THE DANGERS OF POLICE CHASES IN EVIDENCE
Just this morning in Chicago came word over the radio of a high -speed chase in the south side of the city, involving a shooting and a chase up an alley and then a bad crash into a garage that heavily damaged that structure. A young man was wounded in the incident but as I have heard over the radio he is improving.
Still, what made that chase happen in the first place? It should be noted that chases are very dangerous, because no one knows what can happen or who can be encountered during such a situation. People are all ready angry, they are on high tension, they are on overdriven senses, they might be on drugs or drunk, and they are scared. The first responders might be just as afraid as the suspects, so everyone is already very tense and super -alert and sensing trouble.
In the case of the morning’s incident, who knows who could have been in that garage or in that alley? Some innocent person could have been taking their trash out, or been in that garage preparing to go to work or take their children somewhere, or to travel. That the people involved were willing to ride up that alley and endanger others shows the lack of respect that seems to be a growing problem in this nation. Suppose some mother or father or big brother or big sister had been around there and been shot or run down or struck by one of those vehicles?
What explanation would be given to them, some lame thing such as a drivel apology or saying they were in the way? It’s THEIR alley and THEIR home for goodness sakes! Get the incidents out of the way in the first place! Don’t give the suspects the satisfaction of chasing them – that is probably what they want police to do.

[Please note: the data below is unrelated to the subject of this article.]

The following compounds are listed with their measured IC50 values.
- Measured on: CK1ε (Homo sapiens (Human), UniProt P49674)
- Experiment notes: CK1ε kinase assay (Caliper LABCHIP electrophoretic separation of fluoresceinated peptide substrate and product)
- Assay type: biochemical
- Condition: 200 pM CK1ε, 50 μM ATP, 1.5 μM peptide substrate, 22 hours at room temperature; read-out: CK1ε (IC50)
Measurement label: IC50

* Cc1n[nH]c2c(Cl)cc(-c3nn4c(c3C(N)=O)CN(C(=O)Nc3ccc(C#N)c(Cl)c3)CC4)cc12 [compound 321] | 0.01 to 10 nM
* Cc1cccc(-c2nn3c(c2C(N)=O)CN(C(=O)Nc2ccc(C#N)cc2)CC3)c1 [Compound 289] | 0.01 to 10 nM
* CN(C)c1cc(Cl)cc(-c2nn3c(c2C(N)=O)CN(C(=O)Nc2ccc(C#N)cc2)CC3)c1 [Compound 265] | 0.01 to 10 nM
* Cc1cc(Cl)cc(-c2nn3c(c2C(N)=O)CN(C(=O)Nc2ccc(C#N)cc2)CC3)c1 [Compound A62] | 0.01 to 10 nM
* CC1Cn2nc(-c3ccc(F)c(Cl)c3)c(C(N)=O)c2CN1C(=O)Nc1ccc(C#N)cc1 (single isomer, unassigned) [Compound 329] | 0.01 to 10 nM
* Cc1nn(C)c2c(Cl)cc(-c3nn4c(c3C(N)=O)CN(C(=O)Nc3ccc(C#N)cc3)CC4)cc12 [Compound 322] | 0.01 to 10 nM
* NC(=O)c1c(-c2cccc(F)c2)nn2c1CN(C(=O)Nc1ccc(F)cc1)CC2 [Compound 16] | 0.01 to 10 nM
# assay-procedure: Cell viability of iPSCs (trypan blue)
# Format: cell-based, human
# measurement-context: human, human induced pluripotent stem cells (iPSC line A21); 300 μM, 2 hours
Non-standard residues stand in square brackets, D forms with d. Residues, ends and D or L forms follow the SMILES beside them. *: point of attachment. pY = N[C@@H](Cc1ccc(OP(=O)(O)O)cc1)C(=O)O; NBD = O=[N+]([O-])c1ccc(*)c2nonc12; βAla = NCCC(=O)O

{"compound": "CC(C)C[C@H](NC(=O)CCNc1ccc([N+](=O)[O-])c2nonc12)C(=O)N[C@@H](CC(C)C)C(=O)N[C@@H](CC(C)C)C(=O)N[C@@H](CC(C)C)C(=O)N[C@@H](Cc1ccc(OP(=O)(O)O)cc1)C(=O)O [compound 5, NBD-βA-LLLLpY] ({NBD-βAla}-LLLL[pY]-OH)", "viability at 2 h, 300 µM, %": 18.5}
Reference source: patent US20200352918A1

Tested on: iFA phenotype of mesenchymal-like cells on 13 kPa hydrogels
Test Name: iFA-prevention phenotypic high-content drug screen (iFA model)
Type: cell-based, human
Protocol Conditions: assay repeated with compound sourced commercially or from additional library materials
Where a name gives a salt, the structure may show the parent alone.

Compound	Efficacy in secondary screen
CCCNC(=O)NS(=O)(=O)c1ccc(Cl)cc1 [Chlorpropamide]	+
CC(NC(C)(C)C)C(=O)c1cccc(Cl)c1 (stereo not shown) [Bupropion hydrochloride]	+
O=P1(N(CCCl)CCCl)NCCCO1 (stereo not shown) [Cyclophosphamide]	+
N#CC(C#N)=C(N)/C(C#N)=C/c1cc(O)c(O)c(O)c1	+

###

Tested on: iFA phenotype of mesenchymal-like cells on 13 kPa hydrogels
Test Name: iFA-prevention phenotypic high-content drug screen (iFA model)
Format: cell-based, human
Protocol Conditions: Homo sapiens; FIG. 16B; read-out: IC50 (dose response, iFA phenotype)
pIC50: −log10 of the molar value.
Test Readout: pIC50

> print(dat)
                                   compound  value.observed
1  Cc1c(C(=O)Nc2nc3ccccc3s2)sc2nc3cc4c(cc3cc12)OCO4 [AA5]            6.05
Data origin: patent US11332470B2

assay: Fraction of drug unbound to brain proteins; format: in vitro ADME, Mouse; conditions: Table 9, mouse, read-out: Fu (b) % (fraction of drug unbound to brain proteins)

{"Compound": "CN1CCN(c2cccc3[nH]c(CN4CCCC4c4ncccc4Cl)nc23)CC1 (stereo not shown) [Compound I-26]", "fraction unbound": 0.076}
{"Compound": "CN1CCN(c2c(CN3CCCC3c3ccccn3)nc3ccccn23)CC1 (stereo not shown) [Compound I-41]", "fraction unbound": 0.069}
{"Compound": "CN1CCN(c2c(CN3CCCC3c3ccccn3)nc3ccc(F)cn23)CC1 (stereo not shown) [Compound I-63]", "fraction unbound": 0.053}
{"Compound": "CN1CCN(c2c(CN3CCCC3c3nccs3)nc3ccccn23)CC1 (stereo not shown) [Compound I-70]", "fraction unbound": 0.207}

It’s like terrorists – they want people to run scared and be afraid and hunker down and close shops and schools and shut down transit systems. But though we do those things we can return to normal and prove that the terrorists did not win their war after all.
There must be a better way to contain these idiots who incite the shootings and the chase mentality. Corner them, put a helicopter above them, blind them with light, something, anything to prevent them getting into an alley or on a street where they could take off and put others in harm’s way.
Leave this chase junk to the TV and the movies. In real life there are real people in real cars on streets and who are walking and breathing and living and who have families and who are just trying to get to their jobs or to shop. We do not need this fear of getting around this chase stuff and being harmed in some life -threatening fashion.
Find a safer way to get these suspects off the streets so our streets can be safer.
Divi Logan, Chicago, 2013.